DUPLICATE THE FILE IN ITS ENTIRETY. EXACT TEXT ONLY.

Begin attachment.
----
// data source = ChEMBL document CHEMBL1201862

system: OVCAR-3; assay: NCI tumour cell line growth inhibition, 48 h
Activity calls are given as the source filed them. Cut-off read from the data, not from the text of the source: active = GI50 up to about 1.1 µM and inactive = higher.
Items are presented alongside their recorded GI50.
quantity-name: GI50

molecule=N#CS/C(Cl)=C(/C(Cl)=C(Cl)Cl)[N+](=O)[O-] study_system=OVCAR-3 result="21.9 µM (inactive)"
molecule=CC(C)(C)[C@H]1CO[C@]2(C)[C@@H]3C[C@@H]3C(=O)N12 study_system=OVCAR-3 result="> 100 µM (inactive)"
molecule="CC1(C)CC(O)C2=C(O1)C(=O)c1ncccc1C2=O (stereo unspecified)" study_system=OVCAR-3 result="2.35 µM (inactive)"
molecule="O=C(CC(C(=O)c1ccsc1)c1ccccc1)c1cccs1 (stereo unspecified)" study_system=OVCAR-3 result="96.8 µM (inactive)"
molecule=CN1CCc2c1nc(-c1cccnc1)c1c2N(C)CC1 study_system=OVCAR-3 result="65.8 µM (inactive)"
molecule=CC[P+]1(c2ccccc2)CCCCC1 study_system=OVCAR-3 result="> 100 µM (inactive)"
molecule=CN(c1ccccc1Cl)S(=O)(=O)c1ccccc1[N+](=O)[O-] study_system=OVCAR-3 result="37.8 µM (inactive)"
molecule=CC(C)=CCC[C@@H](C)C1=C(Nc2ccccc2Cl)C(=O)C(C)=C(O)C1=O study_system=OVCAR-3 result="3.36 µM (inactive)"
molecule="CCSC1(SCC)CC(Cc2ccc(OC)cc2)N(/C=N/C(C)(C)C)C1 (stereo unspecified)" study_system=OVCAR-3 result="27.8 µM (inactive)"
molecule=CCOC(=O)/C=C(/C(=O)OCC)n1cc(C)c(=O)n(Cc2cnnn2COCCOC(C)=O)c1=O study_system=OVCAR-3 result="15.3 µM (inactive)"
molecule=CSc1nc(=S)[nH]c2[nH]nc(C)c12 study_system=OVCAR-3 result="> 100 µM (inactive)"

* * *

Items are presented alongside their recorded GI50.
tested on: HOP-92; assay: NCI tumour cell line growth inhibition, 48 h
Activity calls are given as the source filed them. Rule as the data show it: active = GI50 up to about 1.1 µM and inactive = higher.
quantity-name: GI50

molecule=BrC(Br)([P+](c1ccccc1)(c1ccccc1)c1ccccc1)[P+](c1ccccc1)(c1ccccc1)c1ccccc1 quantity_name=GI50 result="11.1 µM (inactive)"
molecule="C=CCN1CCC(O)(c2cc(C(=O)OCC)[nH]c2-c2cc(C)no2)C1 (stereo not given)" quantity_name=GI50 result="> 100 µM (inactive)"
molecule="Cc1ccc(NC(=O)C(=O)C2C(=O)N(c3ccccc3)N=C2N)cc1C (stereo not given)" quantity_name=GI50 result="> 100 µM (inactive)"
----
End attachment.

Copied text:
// data source = ChEMBL document CHEMBL1201862

system: OVCAR-3; assay: NCI tumour cell line growth inhibition, 48 h
Activity calls are given as the source filed them. Cut-off read from the data, not from the text of the source: active = GI50 up to about 1.1 µM and inactive = higher.
Items are presented alongside their recorded GI50.
quantity-name: GI50

molecule=N#CS/C(Cl)=C(/C(Cl)=C(Cl)Cl)[N+](=O)[O-] study_system=OVCAR-3 result="21.9 µM (inactive)"
molecule=CC(C)(C)[C@H]1CO[C@]2(C)[C@@H]3C[C@@H]3C(=O)N12 study_system=OVCAR-3 result="> 100 µM (inactive)"
molecule="CC1(C)CC(O)C2=C(O1)C(=O)c1ncccc1C2=O (stereo unspecified)" study_system=OVCAR-3 result="2.35 µM (inactive)"
molecule="O=C(CC(C(=O)c1ccsc1)c1ccccc1)c1cccs1 (stereo unspecified)" study_system=OVCAR-3 result="96.8 µM (inactive)"
molecule=CN1CCc2c1nc(-c1cccnc1)c1c2N(C)CC1 study_system=OVCAR-3 result="65.8 µM (inactive)"
molecule=CC[P+]1(c2ccccc2)CCCCC1 study_system=OVCAR-3 result="> 100 µM (inactive)"
molecule=CN(c1ccccc1Cl)S(=O)(=O)c1ccccc1[N+](=O)[O-] study_system=OVCAR-3 result="37.8 µM (inactive)"
molecule=CC(C)=CCC[C@@H](C)C1=C(Nc2ccccc2Cl)C(=O)C(C)=C(O)C1=O study_system=OVCAR-3 result="3.36 µM (inactive)"
molecule="CCSC1(SCC)CC(Cc2ccc(OC)cc2)N(/C=N/C(C)(C)C)C1 (stereo unspecified)" study_system=OVCAR-3 result="27.8 µM (inactive)"
molecule=CCOC(=O)/C=C(/C(=O)OCC)n1cc(C)c(=O)n(Cc2cnnn2COCCOC(C)=O)c1=O study_system=OVCAR-3 result="15.3 µM (inactive)"
molecule=CSc1nc(=S)[nH]c2[nH]nc(C)c12 study_system=OVCAR-3 result="> 100 µM (inactive)"

* * *

Items are presented alongside their recorded GI50.
tested on: HOP-92; assay: NCI tumour cell line growth inhibition, 48 h
Activity calls are given as the source filed them. Rule as the data show it: active = GI50 up to about 1.1 µM and inactive = higher.
quantity-name: GI50

molecule=BrC(Br)([P+](c1ccccc1)(c1ccccc1)c1ccccc1)[P+](c1ccccc1)(c1ccccc1)c1ccccc1 quantity_name=GI50 result="11.1 µM (inactive)"
molecule="C=CCN1CCC(O)(c2cc(C(=O)OCC)[nH]c2-c2cc(C)no2)C1 (stereo not given)" quantity_name=GI50 result="> 100 µM (inactive)"
molecule="Cc1ccc(NC(=O)C(=O)C2C(=O)N(c3ccccc3)N=C2N)cc1C (stereo not given)" quantity_name=GI50 result="> 100 µM (inactive)"